Best of luck - put your head down, plow away at your debt & credit scores and you'll get there soon!
  • June 01 2010
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What you do with your rent payment is up to you, of course, BUT...it's a double-edged sword. Yes you save money by not paying, but if you were to apply for a loan today the lender is going to want to see canceled checks indicating that your rent has been paid consistently and on time, so you're hurting yourselves there.  I know it seems outrageous since your landlord isn't paying, but that's how it works.  Your score needs to improve by 80 points or so to qualify for most programs.  Building credit means using debt responsibly, not the lack of debt.  Use your credit cards but pay them on time keeping the balance at or near $0 each month if possible. Try to negotiate something with any collections agencies.  I live in NC and here the United Way offers credit counseling and assistance free of charge. They are willing to help make calls to creditors or collections and have a wealth of information to offer.  Check to see if your local United Way offers this.  It's great, and the price is right!
Good luck!!
Jay
  • June 01 2010
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Profile picture for akeys35
We don't have anything negative on our acounts for 2 years now, so 2 years being the newest.
  • June 01 2010
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Profile picture for akeys35
The rent is NOT an issue, my landlord agreed to stop accepting rent since he was NOT using it to pay the mortgage the man is in default for over a year and a half so we don't have any legal issues with rent. He actually told us to save up since he was foreclosing so this is not a problem my medical issues and charged off credit cards that we unfortunately had to neglect due to my illness are the problem.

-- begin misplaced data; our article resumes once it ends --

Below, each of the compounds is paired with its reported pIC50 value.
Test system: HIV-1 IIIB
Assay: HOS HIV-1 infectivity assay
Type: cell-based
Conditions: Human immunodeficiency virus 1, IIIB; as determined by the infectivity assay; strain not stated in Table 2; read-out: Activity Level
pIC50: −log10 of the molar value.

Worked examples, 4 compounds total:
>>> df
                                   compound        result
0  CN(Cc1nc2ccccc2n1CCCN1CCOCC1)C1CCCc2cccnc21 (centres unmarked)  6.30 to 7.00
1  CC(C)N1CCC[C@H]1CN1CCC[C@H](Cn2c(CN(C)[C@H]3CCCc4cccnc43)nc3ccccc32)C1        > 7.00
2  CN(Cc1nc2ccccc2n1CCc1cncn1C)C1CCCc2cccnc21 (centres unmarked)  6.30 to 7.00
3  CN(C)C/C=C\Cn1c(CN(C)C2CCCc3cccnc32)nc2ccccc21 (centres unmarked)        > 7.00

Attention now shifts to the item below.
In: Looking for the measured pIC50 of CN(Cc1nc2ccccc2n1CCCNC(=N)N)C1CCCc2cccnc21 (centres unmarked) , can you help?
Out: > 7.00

• June 01 2010
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Profile picture for wetdawgs
Let's see, if I understanding correctly, at this point you've not paid your rent for several months (that is not your decision to make), you've got medical collections and you have a number of credit cards that you've not paid.   

Items disappear from the credit report usually after seven years.  If you dispute something that is six years old, it only has a minimal impact on your credit score.   If it was two months old, it would have a bigger impact.

It is clear you understand the factors that are impacting your credit score.  It is clearly a big history of issues, not just one.   Pay off those medical debts, those credit cards, pay the rent etc.   Over the next year or two you can bring up your credit score to the current minimum by most lenders for FHA of 620 (although 640 is bandied about as a possibility).

Good luck.

  • June 01 2010